A related phenomenon is how firmly you hold onto something. Conventional wisdom says you cannot let go of something you hold too strongly. When every part of an employee’s life revolves around the injury, its treatment, medications, physical therapy, home exercise programs and insurance calls, it is virtually impossible let go/get well. Perhaps a bit “Zen,” but the truth of the above occasionally becomes inescapable.

Another problem with off-duty status is de-conditioning. Often we see older workers that do heavy work five days a week. This can only continue because of physical strength and conditioning as a result of the job. Take the job away for a month or two, for any reason, the employee may find it almost impossible to return to the heavy physical job.

The off-duty status can also put up roadblocks to healing on the employer’s side. The employer will need to fill the job if the absence is prolonged. Maybe the employer will discover he doesn’t need this employee. The work situation can evolve rapidly when the employee is at home for awhile. This is much less likely to occur if the employee is at work, even in a reduced capacity.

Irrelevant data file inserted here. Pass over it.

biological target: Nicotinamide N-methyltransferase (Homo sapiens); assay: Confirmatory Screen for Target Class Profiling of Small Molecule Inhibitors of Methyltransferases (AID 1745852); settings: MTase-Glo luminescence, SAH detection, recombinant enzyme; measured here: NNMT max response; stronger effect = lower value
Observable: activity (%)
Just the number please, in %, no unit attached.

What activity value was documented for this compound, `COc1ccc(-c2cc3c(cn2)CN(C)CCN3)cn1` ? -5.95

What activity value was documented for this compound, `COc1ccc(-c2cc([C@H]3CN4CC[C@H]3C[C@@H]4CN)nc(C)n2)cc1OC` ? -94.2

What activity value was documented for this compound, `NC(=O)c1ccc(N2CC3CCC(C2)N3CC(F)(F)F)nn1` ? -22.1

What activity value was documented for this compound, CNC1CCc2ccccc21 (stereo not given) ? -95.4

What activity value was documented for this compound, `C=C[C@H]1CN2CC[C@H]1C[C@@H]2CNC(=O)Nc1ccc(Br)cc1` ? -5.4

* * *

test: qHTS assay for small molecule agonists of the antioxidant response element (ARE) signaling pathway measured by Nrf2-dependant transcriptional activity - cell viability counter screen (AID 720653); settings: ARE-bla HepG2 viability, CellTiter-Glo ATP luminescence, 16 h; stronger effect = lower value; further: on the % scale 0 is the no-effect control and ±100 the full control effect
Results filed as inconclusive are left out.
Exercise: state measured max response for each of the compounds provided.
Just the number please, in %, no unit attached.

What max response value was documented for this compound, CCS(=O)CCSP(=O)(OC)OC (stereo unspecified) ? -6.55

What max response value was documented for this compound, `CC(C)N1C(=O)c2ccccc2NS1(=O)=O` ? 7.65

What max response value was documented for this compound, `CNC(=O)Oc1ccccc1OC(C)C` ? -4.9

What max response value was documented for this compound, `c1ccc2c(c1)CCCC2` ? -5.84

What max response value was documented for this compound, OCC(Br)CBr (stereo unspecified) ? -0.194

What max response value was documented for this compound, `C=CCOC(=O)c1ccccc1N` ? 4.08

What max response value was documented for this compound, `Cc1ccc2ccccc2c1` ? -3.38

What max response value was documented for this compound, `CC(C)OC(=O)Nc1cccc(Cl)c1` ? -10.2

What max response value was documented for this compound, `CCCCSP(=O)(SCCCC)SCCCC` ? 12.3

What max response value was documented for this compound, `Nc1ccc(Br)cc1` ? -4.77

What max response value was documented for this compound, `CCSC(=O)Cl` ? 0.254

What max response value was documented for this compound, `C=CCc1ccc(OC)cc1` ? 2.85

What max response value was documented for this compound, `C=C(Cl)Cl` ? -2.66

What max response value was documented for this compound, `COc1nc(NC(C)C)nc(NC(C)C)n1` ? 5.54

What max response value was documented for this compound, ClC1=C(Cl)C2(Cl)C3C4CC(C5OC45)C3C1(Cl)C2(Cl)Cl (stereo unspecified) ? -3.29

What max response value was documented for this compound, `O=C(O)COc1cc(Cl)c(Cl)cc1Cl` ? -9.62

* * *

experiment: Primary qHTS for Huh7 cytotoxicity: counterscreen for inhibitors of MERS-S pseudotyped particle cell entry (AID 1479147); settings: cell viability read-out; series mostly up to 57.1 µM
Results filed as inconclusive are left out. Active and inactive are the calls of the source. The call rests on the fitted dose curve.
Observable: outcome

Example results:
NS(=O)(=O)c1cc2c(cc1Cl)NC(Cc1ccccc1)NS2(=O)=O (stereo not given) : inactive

For many reasons, accommodation of the injured worker at the workplace will almost always be helpful to both the injured worker and the employer. The worker will heal faster, return to full duties sooner and have much less chance of a long-term disability. The employer will get partial use of his employee body and full use of his mind. The employer’s workers’ compensation expense will also be reduced and his workforce normalized as soon as possible. It truly is a win-win for everyone.

Stay well,

Dr. B

Bookmark and Share

The Employment Physical in an ADA World

The employment physical is alive and well, but it’s changed in focus since Americans with Disabilities Act (ADA) became law.

In years past, the “pre-employment physical” was performed with a person’s hiring contingent on passing the exam. While the goals of this practice were good—matching an employee’s physical abilities with the job—it sometimes led to discrimination. Because of this, the pre-employment physical has evolved into the “post-offer physical.”